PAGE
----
A key Senate Democrat is pressing the Central Intelligence Agency (CIA) to declassify all information it says was provided to United Nations' arms inspectors before U.S. led military action to rid Iraq of weapons of mass destruction. The effort by Senator Carl Levin, the top Democrat on the Senate Armed Services Committee, comes as Senate and House committees begin closed-door hearings into information the Bush administration had before the war, and how it was handled.
Senator Levin's concerns go back six months, and focus on statements made by CIA director George Tenet in public testimony to congressional committees.
Mr. Tenet told Congress last February the United States had provided information to U.N. arms inspectors then on the ground in Iraq about all "high and medium value" weapons of mass destruction sites.
Other U.S. officials, including President Bush's national security advisor Condolleeza Rice, repeated these assurances at a time when many were urging U.N. inspectors be given more time to complete their work in Iraq.
However, Senator Levin says classified information he has reviewed so far contradicts Mr. Tenet's statements. The CIA, Mr. Levin says, continues to refuse to de-classify all information about suspect sites it says was provided to U.N. inspectors:
"If it had been public knowledge in February or March of this year that the CIA had not shared information on all of the top Iraqi WMD suspect sites with the U.N. inspectors, it could have worked against the administration's timetable for initiating military action against Iraq."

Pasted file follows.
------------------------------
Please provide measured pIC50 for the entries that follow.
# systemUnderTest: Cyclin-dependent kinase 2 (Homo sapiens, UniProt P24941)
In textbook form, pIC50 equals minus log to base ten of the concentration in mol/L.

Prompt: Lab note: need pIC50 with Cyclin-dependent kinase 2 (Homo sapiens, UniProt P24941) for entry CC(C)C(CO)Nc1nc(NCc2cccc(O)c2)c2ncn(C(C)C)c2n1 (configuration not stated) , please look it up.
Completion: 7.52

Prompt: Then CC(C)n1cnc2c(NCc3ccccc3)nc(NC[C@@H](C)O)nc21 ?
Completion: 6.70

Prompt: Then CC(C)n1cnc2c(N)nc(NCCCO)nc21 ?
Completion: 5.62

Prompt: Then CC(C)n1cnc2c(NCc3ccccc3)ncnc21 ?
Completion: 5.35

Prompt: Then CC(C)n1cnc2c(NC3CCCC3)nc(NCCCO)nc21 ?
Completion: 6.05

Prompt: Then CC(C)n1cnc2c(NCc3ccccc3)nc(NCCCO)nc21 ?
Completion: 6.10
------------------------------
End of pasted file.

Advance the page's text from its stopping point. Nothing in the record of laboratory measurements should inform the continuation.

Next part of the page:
In a letter to Senator Levin in May, Mr. Tenet cited what he called "secrecy arrangements" with U.N. inspection organizations, and the International Atomic Energy Administration (IAEA) for refusing to de-classify all site information.
However, at Monday's news conference, Senator Levin displayed a letter from chief U.N. inspector, Hans Blix, saying UNMOVIC would have no objection to public disclosure of all site information given to inspectors between December 31, 2002 and March 11, 2003.
Senator Levin's "tug-of-war" with the CIA director comes as House and Senate committees begin closed-door inquiries into how pre-war information was handled by the Bush administration.
House Democrats have criticized Senate Republicans for refusing to hold open hearings. Republicans have accused Democrats of seeking to use the issue for political gain.
Senator Levin says the only correct way forward is a joint bipartisan investigation. Whatever the method, he says, at stake is the reliability and credibility of U.S. intelligence among Americans, and with allies in the war on terror.
"Lives depend upon it. The security of this nation depends upon it," he said. "And if there was shading by the intelligence community to try to support what it perceived to be the policy of the administration, or for whatever reason, it would endanger our security and we've got to make sure that does not happen."
Asked why he hasn't called for the CIA director's resignation, Senator Levin says he will "withhold judgment" until after congressional inquiries, and until Mr. Tenet has a chance to respond to the senator's latest request.
Mr. Levin says he believes it is still likely weapons of mass destruction will be found in Iraq. But he says Congress has an obligation to determine if information about this and other issues, such as alleged al-Qaida connections with the Saddam Hussein regime, was presented in an honest way to the American public before the war.